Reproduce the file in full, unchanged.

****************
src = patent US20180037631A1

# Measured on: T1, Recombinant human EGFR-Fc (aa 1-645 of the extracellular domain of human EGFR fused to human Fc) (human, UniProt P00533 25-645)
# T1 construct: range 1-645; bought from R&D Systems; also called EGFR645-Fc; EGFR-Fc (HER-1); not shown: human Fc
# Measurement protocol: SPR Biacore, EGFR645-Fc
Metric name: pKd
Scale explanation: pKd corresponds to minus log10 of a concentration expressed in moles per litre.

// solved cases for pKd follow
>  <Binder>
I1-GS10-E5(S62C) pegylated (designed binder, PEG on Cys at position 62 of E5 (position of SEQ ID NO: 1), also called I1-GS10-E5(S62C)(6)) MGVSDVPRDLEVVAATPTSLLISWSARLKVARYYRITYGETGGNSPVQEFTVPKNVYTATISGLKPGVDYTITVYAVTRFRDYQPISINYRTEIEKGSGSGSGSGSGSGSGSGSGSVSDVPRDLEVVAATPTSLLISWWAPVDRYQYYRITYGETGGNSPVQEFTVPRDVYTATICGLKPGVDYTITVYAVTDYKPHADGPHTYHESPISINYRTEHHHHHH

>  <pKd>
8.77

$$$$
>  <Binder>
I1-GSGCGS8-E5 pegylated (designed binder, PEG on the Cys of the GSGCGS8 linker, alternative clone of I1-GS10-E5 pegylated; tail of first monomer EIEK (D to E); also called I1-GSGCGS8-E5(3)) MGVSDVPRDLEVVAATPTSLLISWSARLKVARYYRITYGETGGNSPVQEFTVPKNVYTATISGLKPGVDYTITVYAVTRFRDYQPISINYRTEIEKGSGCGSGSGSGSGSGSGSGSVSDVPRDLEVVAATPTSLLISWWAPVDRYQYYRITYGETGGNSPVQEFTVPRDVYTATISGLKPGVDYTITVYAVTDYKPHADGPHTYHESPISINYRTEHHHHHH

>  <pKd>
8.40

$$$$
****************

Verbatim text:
src = patent US20180037631A1

# Measured on: T1, Recombinant human EGFR-Fc (aa 1-645 of the extracellular domain of human EGFR fused to human Fc) (human, UniProt P00533 25-645)
# T1 construct: range 1-645; bought from R&D Systems; also called EGFR645-Fc; EGFR-Fc (HER-1); not shown: human Fc
# Measurement protocol: SPR Biacore, EGFR645-Fc
Metric name: pKd
Scale explanation: pKd corresponds to minus log10 of a concentration expressed in moles per litre.

// solved cases for pKd follow
>  <Binder>
I1-GS10-E5(S62C) pegylated (designed binder, PEG on Cys at position 62 of E5 (position of SEQ ID NO: 1), also called I1-GS10-E5(S62C)(6)) MGVSDVPRDLEVVAATPTSLLISWSARLKVARYYRITYGETGGNSPVQEFTVPKNVYTATISGLKPGVDYTITVYAVTRFRDYQPISINYRTEIEKGSGSGSGSGSGSGSGSGSGSVSDVPRDLEVVAATPTSLLISWWAPVDRYQYYRITYGETGGNSPVQEFTVPRDVYTATICGLKPGVDYTITVYAVTDYKPHADGPHTYHESPISINYRTEHHHHHH

>  <pKd>
8.77

$$$$
>  <Binder>
I1-GSGCGS8-E5 pegylated (designed binder, PEG on the Cys of the GSGCGS8 linker, alternative clone of I1-GS10-E5 pegylated; tail of first monomer EIEK (D to E); also called I1-GSGCGS8-E5(3)) MGVSDVPRDLEVVAATPTSLLISWSARLKVARYYRITYGETGGNSPVQEFTVPKNVYTATISGLKPGVDYTITVYAVTRFRDYQPISINYRTEIEKGSGCGSGSGSGSGSGSGSGSVSDVPRDLEVVAATPTSLLISWWAPVDRYQYYRITYGETGGNSPVQEFTVPRDVYTATISGLKPGVDYTITVYAVTDYKPHADGPHTYHESPISINYRTEHHHHHH

>  <pKd>
8.40

$$$$